Ivrea Orange Throwing Carnival

02 September 2010 Written by   Published in Piemonte Itineraries
Preparing for Battle at the Ivrea Carnival Preparing for Battle at the Ivrea Carnival all images Copyright © Delicious Italy


Battaglia delle Arance di Ivrea - Trailer.mpg

The carnival of Ivrea is one of Italy's most spectacular thanks to one enterprising ingredient - the Battle of the Oranges. Three days of build up and offically sanctioned and tighly organized violence when the squares and piazze are turned into battle grounds between 9 competing teams and 3000 people.

The origin of the madness goes back to a legendary people's revolt against Count Ranieri of Biandrate and is based on liberty and freedom of expression. It really is a genuine experience and something I had always wanted to participate in since we began Delicious Italy. The invite came in 2014 and was 4 days, not only braving the oranges, but seeing all the preparations behind the scenes, from the preparation of the horses pulling the carts to the tradtional food and wider festivities. Read my full report of the Historical Carnival of Ivrea here.      

Preparing the beans at the Ivrea Carnival 

Beans on Carnival Day

Before the battle on the Sunday of Carnival, the populace are fed with free beans, perhaps to sustain them during the rigors of battle.The signal for the festival to begin is the holding aloft of a child by each of the 4 quarters of the town. Although not as dangerous as running with the bulls at Pamplona, on a cold day it has been known for many of the oranges to freeze like golf balls.

The origins of the festival go back to the twelfth century when there was a popular uprising against the tyrant Count Ranieri. He had claimed first night's rights with all new brides and ran into the wrong person. A newly betrothed miller's daughter, Violetta, beheaded the amorous count and showed his head from his bedroom balcony. This sparked a popular revolution of the people which founded the roots of today's orange battle.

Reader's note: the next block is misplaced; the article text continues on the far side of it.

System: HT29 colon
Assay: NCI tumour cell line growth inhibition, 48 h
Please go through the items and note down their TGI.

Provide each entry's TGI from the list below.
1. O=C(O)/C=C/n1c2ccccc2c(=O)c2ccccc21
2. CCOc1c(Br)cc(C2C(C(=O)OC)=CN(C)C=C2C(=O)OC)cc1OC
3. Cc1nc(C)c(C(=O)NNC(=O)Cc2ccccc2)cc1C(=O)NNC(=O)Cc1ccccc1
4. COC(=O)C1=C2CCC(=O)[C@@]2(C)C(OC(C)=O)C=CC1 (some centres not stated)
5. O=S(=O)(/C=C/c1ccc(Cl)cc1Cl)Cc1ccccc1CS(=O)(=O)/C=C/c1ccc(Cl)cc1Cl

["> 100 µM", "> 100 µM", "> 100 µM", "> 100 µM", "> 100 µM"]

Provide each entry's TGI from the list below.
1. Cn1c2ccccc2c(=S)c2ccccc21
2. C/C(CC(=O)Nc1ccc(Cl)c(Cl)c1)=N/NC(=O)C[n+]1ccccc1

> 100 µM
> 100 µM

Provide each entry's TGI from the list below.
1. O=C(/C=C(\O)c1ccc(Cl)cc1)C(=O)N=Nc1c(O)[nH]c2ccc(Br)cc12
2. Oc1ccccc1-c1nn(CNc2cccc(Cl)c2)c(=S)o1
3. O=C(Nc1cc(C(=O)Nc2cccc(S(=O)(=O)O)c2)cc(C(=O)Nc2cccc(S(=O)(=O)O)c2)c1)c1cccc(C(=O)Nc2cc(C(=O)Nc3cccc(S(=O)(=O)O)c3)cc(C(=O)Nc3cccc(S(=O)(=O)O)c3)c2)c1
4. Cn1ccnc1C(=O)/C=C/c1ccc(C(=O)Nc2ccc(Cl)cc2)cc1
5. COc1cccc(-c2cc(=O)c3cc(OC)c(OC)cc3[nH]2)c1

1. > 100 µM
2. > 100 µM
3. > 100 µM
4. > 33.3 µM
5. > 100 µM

The Mugnaia

Every year there is a new Mugnaia (miller's daughter above) chosen who is the heroine of the festivities and is accompanied by a corollary of characters that represent the historical heritage of the town including: the General and his staff, soldiers, musicians and more than 1,500 masked characters that perform in historical parades and pageants throughout the period. Then, 400 tons of oranges are used as ammunition as rival factions battle in a satirical but well-fought re-enactment of the peoples revolt against their lords many centuries ago (these orangey battles begin on Sunday, Monday and Tuesday at 2:30 in the afternoon).

There are more than 40 carri (decorated horse drawn carts) that carry 12 paying throwers (who represent the castle) through the 5 piazzas of the city where over 3,500 rebellious warriors representing 9 teams attempt to overwhelm them with their vicious orange throwing techniques. The winning team is determined by a jury who takes into account the decorations of the piazza (each team gets a half of a piazza to decorate) and the fury and accuracy of their orange throwing talents.

 Ivrea Carnival

Ready to go?

The streets, walls and participants take on the color of the squashed and splattered fruit. Events draw to an end with the final burning of the scarli (which are large wooden poles) and a codfish and polenta feast in the Borghetto area of the city plus, during breaks in the ceremonies, there are dishes of fat beans being handed out (a tradition which dates back to 1325).

The population of the town (25,000 residents) quadruples for the event and it's impossible to drive through the streets as most of them are closed for traffic control or to allow the carri to pass by. Most hotels are booked a month in advance but a night's stay is really not necessary to witness the battles.

If you want to submerge into the fabric of the people and the true meaning of the events then a night or two stay is very much recommended. This celebration is a very deep and integral part of the people's life here and the time you take to understand it will be well worth your while. As violent as it is, there is no Carnivale more honest and welcoming than this one.



with additional text by Dan Hostetler

Philip Curnow

Buongiorno, I co-founded Delicious Italy in 2000. We have always aimed to support local incoming tourism initiatives, as well as provide a trusted reference for anyone seeking information and contacts for a vacation or visit to the Italian regions.